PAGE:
« Dr. O'Connell's Statement to Medical Board of California | Main | Drug Policy 102: How Nixon's Drug War has expanded a prohibition into a repression. »

September 28, 2005

v Tee Shirt Responses

Back in the Spring of 2001, when I finally began to realize what had probably
impelled the medical cannabis applicants I was then interviewing to behave
as they had during  adolescence- and the critical links between their
frequent initiations of other drugs, their school and family experiences
and their chronic adult pot use- I had an inspiration for a Tee shirt illustrating
at least one of the specific symptom clusters I was also beginning to recognize.
At about the same time, I began half-seriously opining privately that ADD
could easily stand for "Absent Daddy Disorder."

It wasn't until 2004 that one of my patients- Dustin Costa
-  who would soon become a colleague and inspiration, took my Tee shirt
idea a long step further by soliciting and purchasing an attractive design.
Since then, several hundred have been distributed and I have started to receive
informal feed-back from those who have worn or distributed them. They generally
fall into four categories:

1) Blacks living in a poor, predominantly black neighborhoods report that outspoken
support for the message is almost universal.

2) In a Central Valley town which is narrowly split over support for the
idea of medical marijuana, the shirt frequently provoke discussions by 
its  implied endorsement of youthful pot use.

3) An activist who had worn his to a rally on behalf of medical marijuana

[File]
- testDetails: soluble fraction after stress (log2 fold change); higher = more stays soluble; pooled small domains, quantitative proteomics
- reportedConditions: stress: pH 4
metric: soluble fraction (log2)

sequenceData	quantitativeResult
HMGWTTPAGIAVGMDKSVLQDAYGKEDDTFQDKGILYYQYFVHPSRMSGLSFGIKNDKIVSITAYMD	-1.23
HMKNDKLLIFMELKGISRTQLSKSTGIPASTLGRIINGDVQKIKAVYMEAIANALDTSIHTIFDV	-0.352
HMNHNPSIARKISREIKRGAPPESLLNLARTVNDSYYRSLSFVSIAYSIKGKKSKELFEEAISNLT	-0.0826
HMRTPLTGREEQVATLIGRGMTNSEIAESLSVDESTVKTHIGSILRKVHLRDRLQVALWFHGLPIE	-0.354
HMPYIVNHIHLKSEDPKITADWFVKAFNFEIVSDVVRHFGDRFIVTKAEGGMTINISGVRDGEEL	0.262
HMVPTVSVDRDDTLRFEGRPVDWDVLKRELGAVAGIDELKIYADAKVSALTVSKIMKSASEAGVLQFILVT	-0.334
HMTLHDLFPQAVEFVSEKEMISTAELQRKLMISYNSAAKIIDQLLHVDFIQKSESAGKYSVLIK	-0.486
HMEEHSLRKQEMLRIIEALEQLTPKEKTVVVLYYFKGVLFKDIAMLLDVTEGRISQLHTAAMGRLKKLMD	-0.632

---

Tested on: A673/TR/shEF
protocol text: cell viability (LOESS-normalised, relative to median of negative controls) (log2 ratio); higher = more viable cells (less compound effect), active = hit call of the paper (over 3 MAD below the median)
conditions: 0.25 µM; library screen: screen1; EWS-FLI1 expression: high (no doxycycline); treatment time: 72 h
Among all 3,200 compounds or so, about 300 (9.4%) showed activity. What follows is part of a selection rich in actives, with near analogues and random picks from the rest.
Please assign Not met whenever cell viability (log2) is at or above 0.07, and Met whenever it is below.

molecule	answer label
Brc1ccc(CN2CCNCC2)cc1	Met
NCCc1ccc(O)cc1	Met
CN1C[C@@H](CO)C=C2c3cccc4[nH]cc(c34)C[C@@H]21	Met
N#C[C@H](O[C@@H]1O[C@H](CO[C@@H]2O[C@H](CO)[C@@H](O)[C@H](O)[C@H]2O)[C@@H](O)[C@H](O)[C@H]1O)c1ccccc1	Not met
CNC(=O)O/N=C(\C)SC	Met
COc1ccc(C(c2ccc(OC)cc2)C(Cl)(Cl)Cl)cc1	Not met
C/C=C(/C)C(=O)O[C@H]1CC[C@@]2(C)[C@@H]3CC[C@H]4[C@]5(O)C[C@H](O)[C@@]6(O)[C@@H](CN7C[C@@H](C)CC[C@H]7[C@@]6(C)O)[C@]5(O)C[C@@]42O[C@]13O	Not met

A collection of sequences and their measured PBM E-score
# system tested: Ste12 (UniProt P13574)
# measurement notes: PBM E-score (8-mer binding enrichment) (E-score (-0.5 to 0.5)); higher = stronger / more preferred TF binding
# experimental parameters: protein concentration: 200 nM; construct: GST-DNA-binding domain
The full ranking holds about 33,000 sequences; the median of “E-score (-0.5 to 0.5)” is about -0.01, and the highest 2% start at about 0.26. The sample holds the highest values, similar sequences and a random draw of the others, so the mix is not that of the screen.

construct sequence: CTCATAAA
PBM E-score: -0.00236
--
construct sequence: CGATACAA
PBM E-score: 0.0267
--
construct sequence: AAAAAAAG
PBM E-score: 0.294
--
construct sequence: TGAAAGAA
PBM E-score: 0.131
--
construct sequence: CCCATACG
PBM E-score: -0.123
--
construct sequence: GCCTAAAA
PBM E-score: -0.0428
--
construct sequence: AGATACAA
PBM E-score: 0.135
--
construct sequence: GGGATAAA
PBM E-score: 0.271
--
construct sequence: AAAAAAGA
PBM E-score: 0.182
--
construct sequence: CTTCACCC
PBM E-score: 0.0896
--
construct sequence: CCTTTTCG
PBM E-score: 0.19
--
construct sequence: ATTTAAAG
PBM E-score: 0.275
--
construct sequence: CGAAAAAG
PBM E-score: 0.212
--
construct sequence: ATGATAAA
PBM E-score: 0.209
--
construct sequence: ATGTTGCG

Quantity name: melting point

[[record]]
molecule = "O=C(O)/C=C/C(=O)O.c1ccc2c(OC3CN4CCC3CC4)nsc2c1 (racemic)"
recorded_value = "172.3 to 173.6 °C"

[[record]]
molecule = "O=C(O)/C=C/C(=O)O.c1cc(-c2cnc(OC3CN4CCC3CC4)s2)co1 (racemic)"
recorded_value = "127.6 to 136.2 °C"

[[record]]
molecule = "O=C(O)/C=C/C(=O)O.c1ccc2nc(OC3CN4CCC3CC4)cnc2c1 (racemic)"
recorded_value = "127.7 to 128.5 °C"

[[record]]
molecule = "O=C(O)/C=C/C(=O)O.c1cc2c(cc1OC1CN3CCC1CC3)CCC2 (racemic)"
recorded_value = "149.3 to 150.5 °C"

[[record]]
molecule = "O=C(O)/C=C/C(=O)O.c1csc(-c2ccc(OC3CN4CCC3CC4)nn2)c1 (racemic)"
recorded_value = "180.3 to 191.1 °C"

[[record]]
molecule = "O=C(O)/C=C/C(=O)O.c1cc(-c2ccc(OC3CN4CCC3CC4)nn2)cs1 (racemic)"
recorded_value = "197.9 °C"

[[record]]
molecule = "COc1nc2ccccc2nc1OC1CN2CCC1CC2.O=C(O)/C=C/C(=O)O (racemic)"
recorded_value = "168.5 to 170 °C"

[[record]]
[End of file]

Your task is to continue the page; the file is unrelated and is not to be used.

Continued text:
told me that pot smoking male activists, who had never themselves applied
for patient status, also disagreed with what they saw as the implied message
that "kids" should smoke pot.

4) In my own experience- wearing it to supermarkets and other venues in a
liberal, upper middle-class suburb, most people simply pretend not to notice.

18 months ago, the negative response from mmj supporters would have surprised
and irritated me; now it doesn't. I also now understand that the same human
emotional needs which impel some people to try pot, and several other drugs
during adolescence probably induce others to treat similar symptoms by working
to punish drug use and many other behaviors they consider objectionable (sinful).

 Other behavioral responses to the same symptoms may be a variety of
repetitive behaviors such as yoga, meditation, religion, gambling, hobbies,
athletics, and overeating.  In other words, my recent experience, has
enlarged my perspective; I now regard  any repetitive drug use as but
one of several ways we humans may find relief from the emotional symptoms
generated in so many of us by having to survive in an increasingly crowded
and relentlessly competitive world.

Doctor Tom

Posted by tjeffo at September 28, 2005 12:31 AM